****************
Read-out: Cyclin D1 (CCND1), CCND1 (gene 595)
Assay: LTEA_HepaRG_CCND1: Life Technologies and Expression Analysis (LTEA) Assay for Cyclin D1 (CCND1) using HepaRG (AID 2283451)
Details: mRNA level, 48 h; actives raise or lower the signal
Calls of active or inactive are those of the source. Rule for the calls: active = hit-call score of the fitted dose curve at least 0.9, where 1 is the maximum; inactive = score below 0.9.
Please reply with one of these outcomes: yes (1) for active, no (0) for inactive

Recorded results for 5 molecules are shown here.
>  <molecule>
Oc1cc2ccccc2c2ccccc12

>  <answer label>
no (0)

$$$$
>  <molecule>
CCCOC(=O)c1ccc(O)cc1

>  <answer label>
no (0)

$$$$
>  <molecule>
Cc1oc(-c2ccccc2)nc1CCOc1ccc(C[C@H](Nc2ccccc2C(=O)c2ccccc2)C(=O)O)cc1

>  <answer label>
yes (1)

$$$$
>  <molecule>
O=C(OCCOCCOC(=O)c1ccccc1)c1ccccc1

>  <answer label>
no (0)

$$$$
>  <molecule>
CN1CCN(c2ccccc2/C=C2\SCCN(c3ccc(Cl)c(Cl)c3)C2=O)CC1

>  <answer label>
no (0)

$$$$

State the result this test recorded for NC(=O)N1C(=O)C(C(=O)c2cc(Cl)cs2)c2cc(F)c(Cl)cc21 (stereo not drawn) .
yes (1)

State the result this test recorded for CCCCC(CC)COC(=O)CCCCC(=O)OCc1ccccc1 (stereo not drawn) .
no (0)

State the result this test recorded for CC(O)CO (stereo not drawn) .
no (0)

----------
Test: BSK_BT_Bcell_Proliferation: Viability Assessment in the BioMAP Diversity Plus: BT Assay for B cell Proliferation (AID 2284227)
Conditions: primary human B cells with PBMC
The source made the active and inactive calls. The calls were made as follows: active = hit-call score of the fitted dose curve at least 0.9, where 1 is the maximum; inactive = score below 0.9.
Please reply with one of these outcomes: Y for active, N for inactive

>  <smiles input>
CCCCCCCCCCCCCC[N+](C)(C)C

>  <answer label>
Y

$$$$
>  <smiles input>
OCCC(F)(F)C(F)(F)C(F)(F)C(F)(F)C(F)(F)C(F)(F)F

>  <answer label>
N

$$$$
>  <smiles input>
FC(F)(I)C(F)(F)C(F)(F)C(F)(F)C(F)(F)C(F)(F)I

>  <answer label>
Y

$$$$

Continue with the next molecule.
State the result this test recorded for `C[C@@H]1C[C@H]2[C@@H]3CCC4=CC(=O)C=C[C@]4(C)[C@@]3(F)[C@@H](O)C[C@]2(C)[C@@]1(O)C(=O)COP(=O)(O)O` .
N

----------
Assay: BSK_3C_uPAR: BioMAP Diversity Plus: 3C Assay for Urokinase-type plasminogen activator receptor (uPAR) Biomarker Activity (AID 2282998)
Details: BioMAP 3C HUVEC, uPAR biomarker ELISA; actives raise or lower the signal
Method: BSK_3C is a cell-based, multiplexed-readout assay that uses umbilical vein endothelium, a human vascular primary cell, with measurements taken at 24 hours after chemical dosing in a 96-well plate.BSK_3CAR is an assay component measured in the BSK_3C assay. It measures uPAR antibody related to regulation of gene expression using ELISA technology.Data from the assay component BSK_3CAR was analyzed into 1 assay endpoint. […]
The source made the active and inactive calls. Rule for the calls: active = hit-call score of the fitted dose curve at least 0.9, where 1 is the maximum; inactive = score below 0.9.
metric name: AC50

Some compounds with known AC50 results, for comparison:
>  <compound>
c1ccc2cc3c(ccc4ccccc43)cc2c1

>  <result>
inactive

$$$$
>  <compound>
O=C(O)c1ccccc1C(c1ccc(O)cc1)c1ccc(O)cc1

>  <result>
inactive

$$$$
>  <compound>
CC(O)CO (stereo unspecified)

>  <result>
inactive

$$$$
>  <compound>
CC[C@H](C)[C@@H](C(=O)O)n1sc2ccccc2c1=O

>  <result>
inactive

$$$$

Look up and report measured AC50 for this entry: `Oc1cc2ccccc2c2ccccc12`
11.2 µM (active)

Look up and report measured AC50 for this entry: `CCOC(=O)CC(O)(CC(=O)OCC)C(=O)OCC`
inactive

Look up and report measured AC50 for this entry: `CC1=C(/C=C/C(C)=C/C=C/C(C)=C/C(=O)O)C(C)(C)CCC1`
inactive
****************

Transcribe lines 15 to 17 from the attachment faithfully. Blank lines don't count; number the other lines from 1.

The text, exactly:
no (0)

$$$$
>  <molecule>